Ion Antonescu

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Ion Antonescu (yôn äntônĕs´kōō), 1882–1946, Romanian marshal and dictator. He served in World War I and later became chief of staff, but he fell into disfavor with King Carol II because of his pro-Nazi attitude and his suspected intrigues with the Iron Guard. In World War II, on Sept. 4–5, 1940, Carol, threatened with revolution and German intervention, appointed Antonescu premier with dictatorial powers. On Sept. 6, Antonescu forced the king to abdicate in favor of Carol's son, Michael. In Nov., 1940, Romania joined the Axis Powers, and Antonescu gave Adolf Hitler virtual control over Romanian economy and foreign policy, tolerated violent pogroms against the Jews, and declared (June 22, 1941) a "holy war" on the Soviet Union. With two Soviet armies deep in Romania, King Michael in Aug., 1944, had Antonescu and his cabinet arrested in a dramatic coup. Antonescu was tried (1946) for war crimes and executed.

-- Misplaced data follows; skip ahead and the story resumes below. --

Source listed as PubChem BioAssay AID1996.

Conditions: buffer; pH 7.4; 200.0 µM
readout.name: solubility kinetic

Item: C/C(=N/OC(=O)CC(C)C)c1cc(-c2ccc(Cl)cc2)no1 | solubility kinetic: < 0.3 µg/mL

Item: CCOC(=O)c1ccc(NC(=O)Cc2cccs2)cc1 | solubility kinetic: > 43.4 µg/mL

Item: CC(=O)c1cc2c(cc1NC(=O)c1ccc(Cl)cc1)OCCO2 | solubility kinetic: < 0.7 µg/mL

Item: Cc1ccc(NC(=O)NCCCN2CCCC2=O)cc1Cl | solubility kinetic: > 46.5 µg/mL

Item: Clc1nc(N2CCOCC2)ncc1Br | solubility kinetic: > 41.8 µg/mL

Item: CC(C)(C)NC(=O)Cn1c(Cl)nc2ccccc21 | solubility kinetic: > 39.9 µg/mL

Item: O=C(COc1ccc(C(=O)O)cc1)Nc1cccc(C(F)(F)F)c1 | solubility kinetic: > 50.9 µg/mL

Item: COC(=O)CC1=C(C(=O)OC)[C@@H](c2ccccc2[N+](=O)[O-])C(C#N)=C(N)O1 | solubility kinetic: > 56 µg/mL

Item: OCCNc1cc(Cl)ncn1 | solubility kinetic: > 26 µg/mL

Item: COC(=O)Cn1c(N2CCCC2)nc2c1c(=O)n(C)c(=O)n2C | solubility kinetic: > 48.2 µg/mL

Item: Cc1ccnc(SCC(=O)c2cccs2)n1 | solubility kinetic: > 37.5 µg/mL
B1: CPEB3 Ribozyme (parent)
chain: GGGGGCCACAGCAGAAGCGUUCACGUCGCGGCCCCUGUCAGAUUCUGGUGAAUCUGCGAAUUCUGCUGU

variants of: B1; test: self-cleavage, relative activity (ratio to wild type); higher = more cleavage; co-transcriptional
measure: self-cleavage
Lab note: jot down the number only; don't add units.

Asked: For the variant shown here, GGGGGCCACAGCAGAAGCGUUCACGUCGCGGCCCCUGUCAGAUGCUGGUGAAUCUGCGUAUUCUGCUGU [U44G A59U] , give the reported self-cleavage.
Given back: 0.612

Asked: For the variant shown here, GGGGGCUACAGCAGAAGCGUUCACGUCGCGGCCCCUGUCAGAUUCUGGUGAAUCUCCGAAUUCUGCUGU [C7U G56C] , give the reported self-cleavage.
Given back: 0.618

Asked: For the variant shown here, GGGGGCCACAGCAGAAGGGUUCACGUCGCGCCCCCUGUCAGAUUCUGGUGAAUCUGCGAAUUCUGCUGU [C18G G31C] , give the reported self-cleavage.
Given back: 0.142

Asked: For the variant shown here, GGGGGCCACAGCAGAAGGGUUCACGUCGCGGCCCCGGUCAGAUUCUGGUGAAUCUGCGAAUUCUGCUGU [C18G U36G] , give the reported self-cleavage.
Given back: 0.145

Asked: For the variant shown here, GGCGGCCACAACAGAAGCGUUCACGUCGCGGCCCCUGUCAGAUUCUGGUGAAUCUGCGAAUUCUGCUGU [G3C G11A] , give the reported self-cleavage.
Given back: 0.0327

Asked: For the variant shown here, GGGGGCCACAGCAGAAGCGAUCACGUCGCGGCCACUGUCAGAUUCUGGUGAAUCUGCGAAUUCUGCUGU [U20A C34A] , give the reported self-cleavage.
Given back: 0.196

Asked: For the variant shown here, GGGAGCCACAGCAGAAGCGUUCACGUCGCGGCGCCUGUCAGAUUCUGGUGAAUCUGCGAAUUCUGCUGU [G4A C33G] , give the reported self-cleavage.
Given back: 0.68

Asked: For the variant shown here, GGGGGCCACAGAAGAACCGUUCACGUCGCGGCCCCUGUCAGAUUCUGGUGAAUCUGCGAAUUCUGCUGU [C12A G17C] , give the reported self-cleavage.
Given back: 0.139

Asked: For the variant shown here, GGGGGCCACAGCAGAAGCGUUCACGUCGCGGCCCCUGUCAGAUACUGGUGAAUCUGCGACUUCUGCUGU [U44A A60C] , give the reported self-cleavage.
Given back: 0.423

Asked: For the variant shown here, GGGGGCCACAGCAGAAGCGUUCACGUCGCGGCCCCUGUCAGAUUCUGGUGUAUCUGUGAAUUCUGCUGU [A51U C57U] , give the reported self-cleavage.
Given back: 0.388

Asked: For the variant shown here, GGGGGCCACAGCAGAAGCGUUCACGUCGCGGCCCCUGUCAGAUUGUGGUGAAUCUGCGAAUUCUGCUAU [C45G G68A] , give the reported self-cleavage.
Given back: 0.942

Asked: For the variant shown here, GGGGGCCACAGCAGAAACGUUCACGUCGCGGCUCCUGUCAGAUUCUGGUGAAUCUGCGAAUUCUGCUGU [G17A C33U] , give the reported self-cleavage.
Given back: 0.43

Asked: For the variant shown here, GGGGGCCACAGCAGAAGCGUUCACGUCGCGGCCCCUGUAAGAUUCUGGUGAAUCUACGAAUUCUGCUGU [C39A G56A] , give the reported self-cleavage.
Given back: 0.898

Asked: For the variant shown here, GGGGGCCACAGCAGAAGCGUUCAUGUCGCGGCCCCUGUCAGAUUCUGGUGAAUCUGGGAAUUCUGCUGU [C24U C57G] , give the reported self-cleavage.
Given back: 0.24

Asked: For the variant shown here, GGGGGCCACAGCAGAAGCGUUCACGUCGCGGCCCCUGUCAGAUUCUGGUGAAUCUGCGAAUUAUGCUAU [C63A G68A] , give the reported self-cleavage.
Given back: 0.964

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Antonescu, Ion (1882–1946) Romanian general and fascist dictator. In 1938 he was imprisoned by King Carol II for leading an unsuccessful fascist coup. In September 1940, in the face of German aggression, Carol appointed Antonescu premier. Carol was forced to abdicate in favour of his son Michael, and Antonescu assumed dictatorial powers. Romania joined the Axis Powers and helped in the fated invasion of the Soviet Union. At home, Antonescu unleashed pogroms against Romanian Jews. The Red Army invasion of Romania led to his arrest. Antonescu was executed for war crimes.